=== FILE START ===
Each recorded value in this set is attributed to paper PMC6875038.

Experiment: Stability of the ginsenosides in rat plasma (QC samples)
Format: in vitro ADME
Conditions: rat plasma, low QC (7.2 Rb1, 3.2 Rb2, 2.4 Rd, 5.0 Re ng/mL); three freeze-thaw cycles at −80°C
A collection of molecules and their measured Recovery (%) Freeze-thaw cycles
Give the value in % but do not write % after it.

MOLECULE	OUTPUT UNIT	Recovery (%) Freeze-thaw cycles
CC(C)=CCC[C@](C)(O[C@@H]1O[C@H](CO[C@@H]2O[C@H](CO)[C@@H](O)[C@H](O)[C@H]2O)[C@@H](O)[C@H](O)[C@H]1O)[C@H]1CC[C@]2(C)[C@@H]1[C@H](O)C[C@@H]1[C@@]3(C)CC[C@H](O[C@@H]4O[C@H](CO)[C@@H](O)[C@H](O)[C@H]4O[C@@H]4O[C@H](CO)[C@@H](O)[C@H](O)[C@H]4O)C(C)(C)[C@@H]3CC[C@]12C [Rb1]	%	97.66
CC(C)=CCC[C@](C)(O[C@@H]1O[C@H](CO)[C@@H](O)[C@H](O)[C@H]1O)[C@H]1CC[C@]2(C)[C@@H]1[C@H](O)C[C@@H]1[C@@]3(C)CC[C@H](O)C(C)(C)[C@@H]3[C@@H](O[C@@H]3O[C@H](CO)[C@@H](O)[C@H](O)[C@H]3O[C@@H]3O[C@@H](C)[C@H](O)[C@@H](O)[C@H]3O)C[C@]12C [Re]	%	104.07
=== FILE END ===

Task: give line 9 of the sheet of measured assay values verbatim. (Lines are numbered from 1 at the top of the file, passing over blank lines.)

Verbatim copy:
CC(C)=CCC[C@](C)(O[C@@H]1O[C@H](CO)[C@@H](O)[C@H](O)[C@H]1O)[C@H]1CC[C@]2(C)[C@@H]1[C@H](O)C[C@@H]1[C@@]3(C)CC[C@H](O)C(C)(C)[C@@H]3[C@@H](O[C@@H]3O[C@H](CO)[C@@H](O)[C@H](O)[C@H]3O[C@@H]3O[C@@H](C)[C@H](O)[C@@H](O)[C@H]3O)C[C@]12C [Re]	%	104.07